Monday, February 21, 2011

The paradox of Lyndon Johnson

Lyndon Baines Johnson was no pushover. The 36th president of the United States was any estimations a hard-charging personality, content to engage in tough negotiations with lawmakers on Capitol Hill — sometimes literally cornering his opponents in invasive, lapel-grabbing conversations that took place in a space no bigger than a phone booth.

It was this style of direct, in-your-face, horse-trader politics that helped secure Johnson’s presidential legacy: creator of the Job Corps, architect of the Great Society and the War on Poverty; and a catalyst for the Civil Rights Act of 1964 and the Voting Rights Act in 1965 — two of the landmark pillars of the civil rights era that black and minority Americans are heir to today.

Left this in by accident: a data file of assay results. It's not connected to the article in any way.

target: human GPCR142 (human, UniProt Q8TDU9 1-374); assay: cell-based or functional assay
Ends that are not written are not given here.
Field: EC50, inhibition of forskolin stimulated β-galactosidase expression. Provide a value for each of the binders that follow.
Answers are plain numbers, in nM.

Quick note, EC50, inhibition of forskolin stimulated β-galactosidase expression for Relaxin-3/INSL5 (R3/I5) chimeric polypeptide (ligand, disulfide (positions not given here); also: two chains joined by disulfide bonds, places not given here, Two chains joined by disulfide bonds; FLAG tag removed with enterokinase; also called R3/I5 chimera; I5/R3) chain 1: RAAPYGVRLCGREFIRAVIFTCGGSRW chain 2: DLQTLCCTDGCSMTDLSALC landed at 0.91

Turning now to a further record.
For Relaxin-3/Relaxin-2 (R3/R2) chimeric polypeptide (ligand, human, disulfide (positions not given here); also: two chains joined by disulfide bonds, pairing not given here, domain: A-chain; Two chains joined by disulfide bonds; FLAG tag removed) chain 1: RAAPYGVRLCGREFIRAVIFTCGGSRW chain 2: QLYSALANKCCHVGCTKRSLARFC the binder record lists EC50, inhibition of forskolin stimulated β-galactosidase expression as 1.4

His relentless pursuit of those two landmark laws have helped secure for LBJ a credible claim to being the most effective president on behalf of the civil rights agenda. ...

But throughout the public record, and according to the work of presidential scholars, it’s possible to see glimpses of the LBJ who exhibited a personal aspect at odds with the political. The man had his blind spots. ...

Read the rest at theGrio

Image credit: Johnson: Arnold Newman

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